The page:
A self-proclaimed “citizen defender,” Mark Wayne Williams is not the hero Petoskey, Mich., needs now, at least according to local authorities.
Last weekend was a typical one for the police of Petoskey, Mich.: They did patrols, cuffed offenders, and arrested Batman.
“Batman,” a.k.a. Mark Wayne Williams, is a Petoskey resident who refers to himself as a “citizen defender.” He was arrested Saturday—again—while trying to assist police in conducting an investigation after a car accident.
Local news WPBN reported that Williams and his girlfriend, Brittany Scott, a.k.a. “Batgirl,” conduct weekly “patrols” of the area around Petoskey while in costume. Scott announced the arrest on her Facebook shortly after it happened. “Batman got arrested last night. Obstruction of Justice apparently,” she posted, leading commenters to make the inevitable jokes:
But the police weren’t laughing when they arrested Petoskey’s masked crusader for the second time in a year. The Petoskey Times reported Wednesday that Williams could be facing felony charges, after police arrested him for getting in the way of their search of a vehiclist who had fled on foot after a hit-and-run accident.
Williams was arrested 18 months ago for hanging off a building while dressed in a Batman suit and carrying potentially dangerous weapons—a “baton type striking weapon, a can of chemical irritant spray, and a pair of lead lined gloves,” according to the Department of Safety’s press release. For that offense, Williams received six months’ probation—during which time he was forbidden from donning his trademark cowl. But when his time was up, he and Scott were at it again.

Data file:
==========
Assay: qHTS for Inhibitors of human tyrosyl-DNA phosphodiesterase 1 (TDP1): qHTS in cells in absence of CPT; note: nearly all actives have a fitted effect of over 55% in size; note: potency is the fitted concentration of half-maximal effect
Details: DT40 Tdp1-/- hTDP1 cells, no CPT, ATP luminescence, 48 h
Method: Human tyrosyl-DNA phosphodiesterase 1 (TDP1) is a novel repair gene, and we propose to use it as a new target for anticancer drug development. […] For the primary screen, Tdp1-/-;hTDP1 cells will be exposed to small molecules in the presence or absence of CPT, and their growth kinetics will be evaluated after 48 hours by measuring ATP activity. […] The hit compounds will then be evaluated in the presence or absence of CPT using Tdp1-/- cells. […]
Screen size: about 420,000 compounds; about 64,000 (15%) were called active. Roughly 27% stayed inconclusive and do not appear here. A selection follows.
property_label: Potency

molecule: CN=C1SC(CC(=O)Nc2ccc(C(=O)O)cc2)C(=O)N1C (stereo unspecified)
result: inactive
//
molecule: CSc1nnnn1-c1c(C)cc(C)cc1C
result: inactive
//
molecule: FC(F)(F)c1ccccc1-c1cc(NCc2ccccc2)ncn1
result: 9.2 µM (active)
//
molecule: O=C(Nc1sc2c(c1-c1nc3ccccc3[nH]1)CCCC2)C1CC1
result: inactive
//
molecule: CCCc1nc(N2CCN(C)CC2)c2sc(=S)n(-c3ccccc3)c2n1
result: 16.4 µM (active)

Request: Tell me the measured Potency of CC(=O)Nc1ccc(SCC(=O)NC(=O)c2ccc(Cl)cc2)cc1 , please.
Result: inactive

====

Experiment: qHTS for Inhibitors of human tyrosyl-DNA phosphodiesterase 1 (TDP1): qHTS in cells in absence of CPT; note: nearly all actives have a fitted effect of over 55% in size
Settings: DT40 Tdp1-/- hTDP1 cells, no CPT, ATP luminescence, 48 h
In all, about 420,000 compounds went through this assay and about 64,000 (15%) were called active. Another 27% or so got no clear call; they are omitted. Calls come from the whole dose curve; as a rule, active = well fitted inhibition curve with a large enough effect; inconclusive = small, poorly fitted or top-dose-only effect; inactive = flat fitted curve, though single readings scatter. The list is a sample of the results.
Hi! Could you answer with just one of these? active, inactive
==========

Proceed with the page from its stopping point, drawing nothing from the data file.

“Petoskey’s own Batman saved my life when I was just thirteen years old,” Scott wrote in her Facebook bio. “He was in my life for a short second and saved me, and then disappeared for over ten years. He then appeared again in my life when I needed him the most.” She describes herself as a “Crime Preventer.”
Williams, who describes himself as a “geek” on his Myspace profile, told WPBN that wearing the suit for his nightly patrols was symbolic. “[P]utting on a suit and everything…draws attention to what I’m doing and it’s basically showing people that there is someone out there trying to make a difference.”
Scott and Williams both implied they felt Williams was targeted because of his Batman persona. But Michigan State police stated that Williams’ presence in the area “obstructed the security, search, and preparation” for a canine unit investigation.”
In other words, Batman’s scent screwed the pooch.
Though Williams got off easy last time, he could face a harsher penalty for his second offense—up to two years in prison. But no matter what the verdict of Williams’ court date on Oct. 18, he’ll still be a hero to the people of Gotham.
Er, make that Petoskey.
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